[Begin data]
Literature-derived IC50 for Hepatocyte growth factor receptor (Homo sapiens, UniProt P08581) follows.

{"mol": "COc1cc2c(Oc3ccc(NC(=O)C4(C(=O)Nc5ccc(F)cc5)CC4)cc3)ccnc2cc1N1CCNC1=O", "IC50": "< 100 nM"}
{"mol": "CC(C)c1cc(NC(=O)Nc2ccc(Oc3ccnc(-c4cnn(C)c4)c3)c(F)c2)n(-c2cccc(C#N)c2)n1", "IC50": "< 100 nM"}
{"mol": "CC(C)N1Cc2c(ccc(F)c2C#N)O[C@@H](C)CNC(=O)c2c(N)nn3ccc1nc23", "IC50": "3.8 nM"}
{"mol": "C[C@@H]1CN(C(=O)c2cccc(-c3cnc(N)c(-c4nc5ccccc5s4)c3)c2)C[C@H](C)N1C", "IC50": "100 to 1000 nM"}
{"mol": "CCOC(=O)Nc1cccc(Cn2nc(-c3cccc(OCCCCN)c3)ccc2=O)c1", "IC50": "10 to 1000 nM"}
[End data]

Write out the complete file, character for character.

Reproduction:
Literature-derived IC50 for Hepatocyte growth factor receptor (Homo sapiens, UniProt P08581) follows.

{"mol": "COc1cc2c(Oc3ccc(NC(=O)C4(C(=O)Nc5ccc(F)cc5)CC4)cc3)ccnc2cc1N1CCNC1=O", "IC50": "< 100 nM"}
{"mol": "CC(C)c1cc(NC(=O)Nc2ccc(Oc3ccnc(-c4cnn(C)c4)c3)c(F)c2)n(-c2cccc(C#N)c2)n1", "IC50": "< 100 nM"}
{"mol": "CC(C)N1Cc2c(ccc(F)c2C#N)O[C@@H](C)CNC(=O)c2c(N)nn3ccc1nc23", "IC50": "3.8 nM"}
{"mol": "C[C@@H]1CN(C(=O)c2cccc(-c3cnc(N)c(-c4nc5ccccc5s4)c3)c2)C[C@H](C)N1C", "IC50": "100 to 1000 nM"}
{"mol": "CCOC(=O)Nc1cccc(Cn2nc(-c3cccc(OCCCCN)c3)ccc2=O)c1", "IC50": "10 to 1000 nM"}